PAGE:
Babel Unbound: Rage, Reason and Rethinking Public Life
The notion that societies mediate issues through certain kinds of talk is at the heart of imaginings of democracy, and often centres on the ideal of the public sphere. But this imagined foundation of how we live collectively appears to have suffered a dramatic collapse across the world, with many democracies apparently unable to solve problems through talk – or even to agree on who speaks, in what ways and where.
This collection critically examines public discussion today, but looks beyond the current moment of perceived crisis to demonstrate how public engagements have historically operated. This is not simply as debating forums of a static public sphere, but through circulating in a variety of networks, emerging and disappearing, sometimes hibernating in the byways of discussion, sometimes gathering force in public,
The 10 essays in this book combine theoretical analysis with examinations of historical cases and contemporary developments to demonstrate that forms of publicness are multiple, mobile and varied, and propose new concepts and methodologies to analyse how public engagements work in society.
The authors examine charged examples from Africa and South Africa, such as the centuries old Timbuktu archive, Nelson Mandela’s powerful absent presence in 1960s public life, and the contemporary debates around the 2015/2016 student activism of #rhodesmustfall and #feesmustfall.
“This finger-on-the-pulse collection offers a new theory of the public sphere. Through news media, photography, archives, hashtags, ‘art-rage’, Muslim manuscripts, and much more, this incisive book illuminates the underlying dynamics of public engagement.”
— Isabel Hofmeyr, Global Distinguished Professor, New York University, Professor of African Literature, University of the Witwatersrand, and author of Gandhi’s Printing Press: Experiments in Slow Reading (2013)
“…an exciting book that brings the South African experience into the centre of debate over today’s deep crisis of public life and democracy. The interest is not just local. It is deeply relevant for understanding populism and protests around the world.”
— Craig Calhoun, University Professor of Social Sciences, Arizona State University (USA) and Centennial Professor, London School of Economics and Political Science (UK)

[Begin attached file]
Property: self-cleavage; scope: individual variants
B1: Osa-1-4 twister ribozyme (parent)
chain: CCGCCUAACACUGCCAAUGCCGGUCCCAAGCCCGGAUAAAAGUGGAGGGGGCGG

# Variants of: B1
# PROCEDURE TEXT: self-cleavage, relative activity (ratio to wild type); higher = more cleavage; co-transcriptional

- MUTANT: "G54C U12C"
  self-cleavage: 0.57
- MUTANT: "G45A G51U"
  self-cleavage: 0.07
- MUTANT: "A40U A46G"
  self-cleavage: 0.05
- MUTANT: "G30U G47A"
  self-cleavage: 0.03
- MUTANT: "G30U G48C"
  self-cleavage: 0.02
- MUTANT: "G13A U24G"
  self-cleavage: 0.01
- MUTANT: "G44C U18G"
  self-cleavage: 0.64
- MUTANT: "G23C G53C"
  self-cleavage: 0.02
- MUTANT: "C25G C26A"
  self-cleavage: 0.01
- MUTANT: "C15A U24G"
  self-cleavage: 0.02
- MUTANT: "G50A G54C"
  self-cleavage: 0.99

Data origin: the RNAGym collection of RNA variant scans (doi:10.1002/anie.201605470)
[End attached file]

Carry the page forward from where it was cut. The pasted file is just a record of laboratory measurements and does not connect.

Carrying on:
“This is a timely, original and sophisticated collection that thinks the idea of the public sphere from a southern location. The essays attempt, in creative ways, to move out of the impasse of quibbles over how ‘public’ the public sphere is, stressing its pluralities, capillary nature and dispersed sites of discussion.”
— Dilip Menon, Mellon Chair in Indian Studies and Director of the Centre for Indian Studies in Africa, University of Witwatersrand, and editor of Capitalisms: Towards a Global History (2020).
Table of Contents
- Lesley Cowling and Carolyn Hamilton
- Carolyn Hamilton and Lesley Cowling
- Carolyn Hamilton, Litheko Modisane and Rory Bester
- Lesley Cowling and Pascal Newbourne Mwale
- Indra de Lanerolle
- Litheko Modisane
- Carolyn Hamilton
- Susana Molins Lliteras
- Camalita Naicker
- Nomusa Makhubu
- Anthea Garman
Events and articles related to Babel Unbound:
Colloquium: Public Life: Past, Present and Future. (7 August, 2020) This day-long colloquium took stock of new methodologies, fresh theoretical insights and new research in the area of public life, and its histories. The first session engaged with Babel Unbound. The second session focussed on interventions by Prof. Bheki Peterson on the Black Humanities in public life, while the third one considered contributions to an in-press book, Public Intellectuals in South Africa: Critical Voices from the Past, edited by Chris Broodryk, with essays by Chris Broodryk, Katlego Chale, Lesley Cowling, Luvuyo Dondolo, Rory Du Plessis, Carolyn Hamilton, Pfunzo Sidogi, Keyan Tomaselli, and Anna-Marie Jansen van Vuuren. See the full programme here.
“A protest not yet understood” Sunday Times 16 August, 2020, opinion piece by Camalita Naicker on the anniversary of the 2012 Marikana massacre, drawn from her chapter “The Politics of Representation in Marikana.” https://www.timeslive.co.za/sunday-times/opinion-and-analysis/2020-08-16-a-protest-not-yet-understood/ or Access a pdf of the article here.
Link to Wits University Press website.